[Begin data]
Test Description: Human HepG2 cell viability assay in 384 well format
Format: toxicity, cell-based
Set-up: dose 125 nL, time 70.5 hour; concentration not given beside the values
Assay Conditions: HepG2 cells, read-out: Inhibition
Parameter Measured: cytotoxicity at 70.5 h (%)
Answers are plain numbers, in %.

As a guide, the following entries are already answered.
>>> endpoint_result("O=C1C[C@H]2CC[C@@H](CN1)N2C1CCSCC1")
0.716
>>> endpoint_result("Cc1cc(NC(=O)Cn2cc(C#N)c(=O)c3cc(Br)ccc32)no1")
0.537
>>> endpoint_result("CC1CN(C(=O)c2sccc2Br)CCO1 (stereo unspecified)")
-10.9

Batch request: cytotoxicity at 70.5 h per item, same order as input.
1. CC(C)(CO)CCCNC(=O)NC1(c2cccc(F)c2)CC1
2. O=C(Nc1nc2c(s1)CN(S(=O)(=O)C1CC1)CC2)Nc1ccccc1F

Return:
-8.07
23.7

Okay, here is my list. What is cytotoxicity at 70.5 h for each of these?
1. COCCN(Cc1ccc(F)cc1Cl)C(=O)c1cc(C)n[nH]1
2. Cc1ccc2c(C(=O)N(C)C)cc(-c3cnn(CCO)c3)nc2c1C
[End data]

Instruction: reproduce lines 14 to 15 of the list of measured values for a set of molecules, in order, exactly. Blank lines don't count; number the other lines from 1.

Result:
Batch request: cytotoxicity at 70.5 h per item, same order as input.
1. CC(C)(CO)CCCNC(=O)NC1(c2cccc(F)c2)CC1